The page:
The results of this population-based study suggest an association between antidepressant exposure in late pregnancy and increased risk of PPHN. However, we note that the absolute risk of PPHN was low and the number of mothers needed to be treated with antidepressants to result in 1 additional PPHN case varied substantially based on our analyses (from 417 to 5000 women). In contrast, there was no evidence of increased risk for exposure at or before 20 weeks’ gestation. Limitations of the study include potential exposure misclassification and a lack of power to study individual antidepressants. This study’s findings provide reassuring clinical information for a substantial proportion of women who stop or taper antidepressant use shortly after they become pregnant.
Accepted for Publication: October 5, 2021.
Published: December 1, 2021. doi:10.1001/jamanetworkopen.2021.36639
Open Access: This is an open access article distributed under the terms of the CC-BY License. © 2021 Munk-Olsen T et al. JAMA Network Open.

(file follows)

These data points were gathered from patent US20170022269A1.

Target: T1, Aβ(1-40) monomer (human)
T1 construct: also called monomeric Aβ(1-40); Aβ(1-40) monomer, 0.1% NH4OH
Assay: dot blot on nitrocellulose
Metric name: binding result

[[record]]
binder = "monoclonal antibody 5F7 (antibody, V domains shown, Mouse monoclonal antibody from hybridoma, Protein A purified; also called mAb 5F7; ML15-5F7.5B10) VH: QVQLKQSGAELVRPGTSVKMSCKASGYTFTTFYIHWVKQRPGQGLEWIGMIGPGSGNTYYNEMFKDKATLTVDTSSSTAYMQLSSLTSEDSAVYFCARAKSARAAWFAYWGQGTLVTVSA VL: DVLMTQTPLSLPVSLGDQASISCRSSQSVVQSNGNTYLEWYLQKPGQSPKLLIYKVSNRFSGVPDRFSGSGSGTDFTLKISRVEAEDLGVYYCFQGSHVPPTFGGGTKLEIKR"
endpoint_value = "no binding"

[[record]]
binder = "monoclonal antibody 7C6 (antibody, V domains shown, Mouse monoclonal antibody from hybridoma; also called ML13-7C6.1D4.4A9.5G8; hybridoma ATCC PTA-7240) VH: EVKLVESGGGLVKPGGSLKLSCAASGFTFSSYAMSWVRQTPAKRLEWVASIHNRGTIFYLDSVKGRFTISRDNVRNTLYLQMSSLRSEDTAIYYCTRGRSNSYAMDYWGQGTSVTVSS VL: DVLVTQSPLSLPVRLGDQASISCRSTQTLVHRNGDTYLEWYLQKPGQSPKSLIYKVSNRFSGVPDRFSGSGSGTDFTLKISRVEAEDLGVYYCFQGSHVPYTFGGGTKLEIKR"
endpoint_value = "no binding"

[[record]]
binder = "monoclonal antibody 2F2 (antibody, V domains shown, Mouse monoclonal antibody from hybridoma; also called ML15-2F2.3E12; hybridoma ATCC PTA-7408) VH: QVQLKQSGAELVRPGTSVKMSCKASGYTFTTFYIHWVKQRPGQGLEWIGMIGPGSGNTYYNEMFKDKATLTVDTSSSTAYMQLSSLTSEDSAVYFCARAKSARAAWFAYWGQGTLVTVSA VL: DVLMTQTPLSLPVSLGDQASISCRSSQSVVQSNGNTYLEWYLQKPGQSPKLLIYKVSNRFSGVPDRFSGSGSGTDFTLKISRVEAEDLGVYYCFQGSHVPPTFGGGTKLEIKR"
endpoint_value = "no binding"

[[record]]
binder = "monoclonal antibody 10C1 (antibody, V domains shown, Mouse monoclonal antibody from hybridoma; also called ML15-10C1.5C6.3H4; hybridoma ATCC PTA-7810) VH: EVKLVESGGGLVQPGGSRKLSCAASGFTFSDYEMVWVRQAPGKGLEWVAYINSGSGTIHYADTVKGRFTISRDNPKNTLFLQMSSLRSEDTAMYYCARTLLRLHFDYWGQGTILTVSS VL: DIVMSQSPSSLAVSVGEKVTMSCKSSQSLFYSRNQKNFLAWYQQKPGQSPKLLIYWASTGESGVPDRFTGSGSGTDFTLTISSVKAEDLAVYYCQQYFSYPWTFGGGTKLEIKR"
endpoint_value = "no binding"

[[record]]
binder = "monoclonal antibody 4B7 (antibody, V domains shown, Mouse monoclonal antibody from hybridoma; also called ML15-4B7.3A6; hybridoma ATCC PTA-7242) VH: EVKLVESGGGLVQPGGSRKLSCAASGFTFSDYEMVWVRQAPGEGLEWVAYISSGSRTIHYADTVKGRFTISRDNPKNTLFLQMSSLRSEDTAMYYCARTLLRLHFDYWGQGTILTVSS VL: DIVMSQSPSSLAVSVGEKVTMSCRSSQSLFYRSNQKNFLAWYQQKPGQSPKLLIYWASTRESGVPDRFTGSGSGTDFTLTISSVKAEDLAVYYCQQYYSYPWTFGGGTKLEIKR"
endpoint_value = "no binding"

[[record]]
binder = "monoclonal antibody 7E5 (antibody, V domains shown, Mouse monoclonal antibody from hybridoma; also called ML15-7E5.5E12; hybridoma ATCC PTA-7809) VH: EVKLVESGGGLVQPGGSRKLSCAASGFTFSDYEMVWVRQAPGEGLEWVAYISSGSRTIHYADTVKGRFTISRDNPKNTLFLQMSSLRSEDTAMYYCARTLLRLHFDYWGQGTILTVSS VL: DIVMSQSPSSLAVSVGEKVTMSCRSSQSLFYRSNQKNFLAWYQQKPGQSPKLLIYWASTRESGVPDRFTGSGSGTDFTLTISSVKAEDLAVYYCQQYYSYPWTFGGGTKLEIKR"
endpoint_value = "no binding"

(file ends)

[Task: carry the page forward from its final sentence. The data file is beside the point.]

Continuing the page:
Corresponding Author: Trine Munk-Olsen, PhD, Department of Clinical Research, University of Southern Denmark, J. B. Winsløws Vej 19, 3. sal, 5000 Odense C, Denmark (firstname.lastname@example.org).
Author Contributions: Dr Liu had full access to all of the data in the study and takes responsibility for the integrity of the data and the accuracy of the data analysis.
Concept and design: Munk-Olsen, Bergink, Rommel, Liu.
Acquisition, analysis, or interpretation of data: Munk-Olsen, Rommel, Momen, Liu.
Drafting of the manuscript: Munk-Olsen, Bergink, Rommel.
Critical revision of the manuscript for important intellectual content: All authors.
Statistical analysis: Liu.
Obtained funding: Munk-Olsen, Rommel.
Administrative, technical, or material support: Munk-Olsen.
Supervision: Munk-Olsen, Bergink.
Conflict of Interest Disclosures: None reported.
Funding/Support: This study was supported in part by grants R313-2019-569 from The Lundbeck Foundation, AUFF-E 2016-9-25 from AUFF NOVA, and from Fabrikant Vilhelm Pedersen og Hustrus Legat (Dr Munk-Olsen); by grant R01MH122869 from the National Institute of Mental Health (Dr Munk-Olsen and Prof Bergink); and by Marie Sklodowska-Curie grant 891079 from the European Union’s Horizon 2020 research and innovation program (Dr Liu).
Role of the Funder/Sponsor: The funders had no role in the design and conduct of the study; collection, management, analysis, and interpretation of the data; preparation, review, or approval of the manuscript; and decision to submit the manuscript for publication.